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Taieri residents with fire-boosted hot water cylinders have been urged to check they can deal with the particular quality of the water supply, after several reports of stainless steel cylinders corroding prematurely.
The Dunedin City Council said it had recently received from plumbers five reports of corroded wetback boosted hot water cylinders in East Taieri and Mosgiel.
Council water production manager Gerard McCombie said the affected cylinders were typically boosted by wood or coal fires heating water to about 70degC to 80degC, for example, to power radiators around a house, compared with the more usual temperatures of 50degC to 55degC.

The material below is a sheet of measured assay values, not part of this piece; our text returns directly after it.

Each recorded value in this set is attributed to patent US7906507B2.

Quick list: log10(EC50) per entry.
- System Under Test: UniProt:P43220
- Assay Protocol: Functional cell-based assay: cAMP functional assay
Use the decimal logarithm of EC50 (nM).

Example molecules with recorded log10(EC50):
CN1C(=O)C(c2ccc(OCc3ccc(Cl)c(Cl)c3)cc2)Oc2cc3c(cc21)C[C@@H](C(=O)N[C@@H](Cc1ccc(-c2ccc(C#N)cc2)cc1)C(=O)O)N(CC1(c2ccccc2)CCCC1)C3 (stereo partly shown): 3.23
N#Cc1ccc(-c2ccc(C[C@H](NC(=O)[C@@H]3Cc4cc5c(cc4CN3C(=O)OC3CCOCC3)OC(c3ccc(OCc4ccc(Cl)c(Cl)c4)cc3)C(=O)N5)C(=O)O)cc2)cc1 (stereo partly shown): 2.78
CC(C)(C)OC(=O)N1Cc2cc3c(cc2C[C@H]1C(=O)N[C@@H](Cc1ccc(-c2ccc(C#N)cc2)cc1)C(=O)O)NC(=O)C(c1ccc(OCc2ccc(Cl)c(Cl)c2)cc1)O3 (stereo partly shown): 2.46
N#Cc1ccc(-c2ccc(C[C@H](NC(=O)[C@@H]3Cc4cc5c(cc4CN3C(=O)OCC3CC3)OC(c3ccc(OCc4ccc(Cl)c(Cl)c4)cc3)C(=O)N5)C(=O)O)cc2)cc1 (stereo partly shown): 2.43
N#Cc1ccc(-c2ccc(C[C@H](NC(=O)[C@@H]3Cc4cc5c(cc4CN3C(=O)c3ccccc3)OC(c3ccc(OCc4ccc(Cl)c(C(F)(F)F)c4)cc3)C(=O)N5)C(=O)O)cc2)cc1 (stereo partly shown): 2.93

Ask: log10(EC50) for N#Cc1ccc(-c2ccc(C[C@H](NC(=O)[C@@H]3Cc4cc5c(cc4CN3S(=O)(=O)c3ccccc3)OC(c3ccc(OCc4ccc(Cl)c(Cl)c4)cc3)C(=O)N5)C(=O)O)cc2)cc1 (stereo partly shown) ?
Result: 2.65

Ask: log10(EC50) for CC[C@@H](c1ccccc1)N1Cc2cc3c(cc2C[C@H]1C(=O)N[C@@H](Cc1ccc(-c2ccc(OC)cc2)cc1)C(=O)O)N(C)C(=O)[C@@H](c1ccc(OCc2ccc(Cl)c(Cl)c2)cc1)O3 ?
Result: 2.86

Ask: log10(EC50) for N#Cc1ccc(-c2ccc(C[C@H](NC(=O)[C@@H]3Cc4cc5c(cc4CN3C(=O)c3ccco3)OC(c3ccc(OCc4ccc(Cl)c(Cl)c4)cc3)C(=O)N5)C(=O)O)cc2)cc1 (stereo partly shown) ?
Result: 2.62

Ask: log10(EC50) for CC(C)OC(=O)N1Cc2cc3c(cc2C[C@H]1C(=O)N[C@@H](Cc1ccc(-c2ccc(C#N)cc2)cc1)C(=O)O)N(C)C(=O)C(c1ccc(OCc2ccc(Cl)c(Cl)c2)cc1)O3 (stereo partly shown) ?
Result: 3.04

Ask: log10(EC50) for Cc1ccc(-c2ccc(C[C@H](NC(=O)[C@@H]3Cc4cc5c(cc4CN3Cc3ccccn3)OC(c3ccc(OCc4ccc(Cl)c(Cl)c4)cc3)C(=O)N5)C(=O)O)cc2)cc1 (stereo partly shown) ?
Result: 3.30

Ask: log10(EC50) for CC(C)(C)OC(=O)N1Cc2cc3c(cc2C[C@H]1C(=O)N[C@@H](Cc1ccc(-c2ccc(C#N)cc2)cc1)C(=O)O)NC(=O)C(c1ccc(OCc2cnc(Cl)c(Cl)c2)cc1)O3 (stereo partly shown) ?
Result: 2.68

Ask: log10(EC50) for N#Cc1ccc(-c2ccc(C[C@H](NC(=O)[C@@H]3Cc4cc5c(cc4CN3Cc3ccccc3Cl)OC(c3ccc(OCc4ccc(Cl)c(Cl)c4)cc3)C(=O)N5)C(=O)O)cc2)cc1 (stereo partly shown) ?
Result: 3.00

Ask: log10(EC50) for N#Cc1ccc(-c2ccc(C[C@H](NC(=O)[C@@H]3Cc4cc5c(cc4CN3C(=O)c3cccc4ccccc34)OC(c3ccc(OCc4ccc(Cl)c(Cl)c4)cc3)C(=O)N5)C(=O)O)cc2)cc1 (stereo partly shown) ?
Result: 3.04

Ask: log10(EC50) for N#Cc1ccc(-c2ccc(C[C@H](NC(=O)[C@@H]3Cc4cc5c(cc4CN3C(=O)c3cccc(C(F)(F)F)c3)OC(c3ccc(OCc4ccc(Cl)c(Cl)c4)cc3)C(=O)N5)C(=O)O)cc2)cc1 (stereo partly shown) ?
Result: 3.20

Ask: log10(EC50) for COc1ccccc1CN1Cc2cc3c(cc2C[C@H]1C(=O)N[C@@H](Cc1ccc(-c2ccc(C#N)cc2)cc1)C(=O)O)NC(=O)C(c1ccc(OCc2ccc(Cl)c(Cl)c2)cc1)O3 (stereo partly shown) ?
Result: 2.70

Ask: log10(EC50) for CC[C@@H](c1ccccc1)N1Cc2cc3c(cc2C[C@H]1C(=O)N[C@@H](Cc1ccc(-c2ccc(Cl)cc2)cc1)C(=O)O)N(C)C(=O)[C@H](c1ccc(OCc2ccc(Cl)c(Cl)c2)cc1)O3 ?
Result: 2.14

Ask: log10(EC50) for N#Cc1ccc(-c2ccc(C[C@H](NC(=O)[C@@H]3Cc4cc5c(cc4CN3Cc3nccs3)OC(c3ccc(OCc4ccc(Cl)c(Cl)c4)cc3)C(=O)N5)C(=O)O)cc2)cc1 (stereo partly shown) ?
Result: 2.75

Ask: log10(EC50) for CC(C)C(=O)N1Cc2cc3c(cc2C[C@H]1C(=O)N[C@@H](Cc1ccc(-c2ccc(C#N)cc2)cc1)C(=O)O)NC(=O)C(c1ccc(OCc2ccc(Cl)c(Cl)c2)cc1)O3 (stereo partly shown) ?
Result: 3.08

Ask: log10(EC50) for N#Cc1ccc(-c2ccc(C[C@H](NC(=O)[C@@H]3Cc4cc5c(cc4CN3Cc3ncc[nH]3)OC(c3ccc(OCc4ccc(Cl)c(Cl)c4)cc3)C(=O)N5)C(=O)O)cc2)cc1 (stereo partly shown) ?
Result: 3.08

He said an initial review of data from the five Mosgiel water treatment plants indicated the water met New Zealand drinking water standards.
The treatment plants were upgraded several years ago specifically to reduce the corrosiveness of the water in relation to copper cylinders and piping and some components in the treatment plant - specifically the vortex accelerators, which spun the water to disperse corrosive carbon dioxide - were refurbished a few weeks ago.
Mr McCombie said it was possible the recently affected hot water cylinders might have quite specific water quality requirements, which might only be achieved through the installation of an additional on-site water treatment system.
Property owners planning the installation of a new stainless steel hot water cylinder to operate above ordinary household temperatures should check the manufacturer's water quality operating requirements against the water chemistry for the area.
Plumbers and manufacturers were investigating the recent failures, and would report to the council, he said.